And that brought to mind some other lyrics that I had heard long ago:

EverybodyInner city front
Loves to see
Justice done
On somebody else


And I had the day’s renewed appreciation ( a renewed appreciation I need every hour) for grace and for Jesus’ finished work and perhaps a better insight into my own heart.

So let’s take time today to celebrate grace and have a day of joy.

Shipwrecked at the Stable Door

This is the title of one of my favorite songs by Canadian singer/songwriter Bruce Cockburn. The first time Debbie and I heard Bruce was while he was on tour promoting

Big Circumstance

Big Circumstance

that album. We were living in the Washington, DC area at the time and we was playing at the Barns at Wolf Trap. It was a great evening but really has nothing to do with this post. Except that author Brennan Manning wrote about being shipwrecked at the stable in a chapter in his book Lion and Lamb: The Relentless Tenderness of Jesus. The chapter is entitled “The Shipwrecked at the Stable” and in the liner notes (remember those?) Bruce mentions the book and the chapter. He got the idea of the song from Brennan

At the end of the “Shipwrecked” chapter, Brennan tells a story that has caught my

Brennan Manning

Brennan Manning

attention because it took place in Anderson, SC which was a town that I visited often during my time at Clemson University and through which now I alway travel on my way to visit my aunt and uncle who live in Due West, SC. The story is about of all things a boy shining his mother’s shoes on Christmas Eve.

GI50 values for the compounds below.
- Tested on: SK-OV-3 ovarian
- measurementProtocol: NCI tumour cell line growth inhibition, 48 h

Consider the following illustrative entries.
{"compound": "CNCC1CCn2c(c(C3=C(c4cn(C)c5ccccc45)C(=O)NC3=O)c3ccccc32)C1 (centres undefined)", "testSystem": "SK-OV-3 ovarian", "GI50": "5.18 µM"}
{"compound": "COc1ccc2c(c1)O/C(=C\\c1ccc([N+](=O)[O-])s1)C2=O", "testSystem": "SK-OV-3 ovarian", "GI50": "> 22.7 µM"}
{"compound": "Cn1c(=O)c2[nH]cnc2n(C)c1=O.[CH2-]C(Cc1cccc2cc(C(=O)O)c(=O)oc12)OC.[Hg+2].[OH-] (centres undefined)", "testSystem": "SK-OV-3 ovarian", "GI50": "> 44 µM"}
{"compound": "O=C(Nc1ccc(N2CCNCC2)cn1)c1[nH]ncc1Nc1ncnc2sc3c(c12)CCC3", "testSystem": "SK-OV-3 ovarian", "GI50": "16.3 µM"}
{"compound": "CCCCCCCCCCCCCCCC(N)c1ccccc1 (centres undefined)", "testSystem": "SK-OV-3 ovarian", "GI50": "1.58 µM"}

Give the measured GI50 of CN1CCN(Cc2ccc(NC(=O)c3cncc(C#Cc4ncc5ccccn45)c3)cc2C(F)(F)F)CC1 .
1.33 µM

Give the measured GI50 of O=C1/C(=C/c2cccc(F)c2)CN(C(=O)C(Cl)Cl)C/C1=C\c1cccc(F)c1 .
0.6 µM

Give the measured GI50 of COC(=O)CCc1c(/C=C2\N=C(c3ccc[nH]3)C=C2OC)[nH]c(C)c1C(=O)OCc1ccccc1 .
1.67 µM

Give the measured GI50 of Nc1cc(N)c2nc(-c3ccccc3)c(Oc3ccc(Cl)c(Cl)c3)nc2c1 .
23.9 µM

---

In 1980, the day before Christmas, Richard Ballenger’s mother in Anderson, South Carolina, was busy wrapping packages and asked her young son to shine her shoes. Soon, with the proud smile that only a seven-year-old can muster, he presented the shoes for inspection. His mother was so pleased, she gave him a quarter.

On Christmas morning as she put on the shoes to go to church, she noticed a lump in one shoe. She took it off and found a quarter wrapped in paper. Written on the paper in a child’s scrawl were the words, “I done it for love”.

When the final curtain falls, each of us will be the sum of our choices throughout life, the sum of the appointments we kept and the appointments we didn’t keep. The glory of the shipwrecked will be that they habitually failed to turn up for duty. In their defense they claim that they were destined by a baby in swaddling clothes. When interrogated as to why they hung out at a stable, they answer, “We done it for love”.

In their integrity the shipwrecked preserve the meaning of Christmas in its pristine purity – the birthday of the Savior and the eruption of the messianic era into history.

This Christmas, may you belong to their number.

Merry Christmas! May all you shipwrecked find new and bigger planks from the ship to hold on to and may all those thinking they are traveling on the Queen Elizabeth II learn how to be shipwrecked.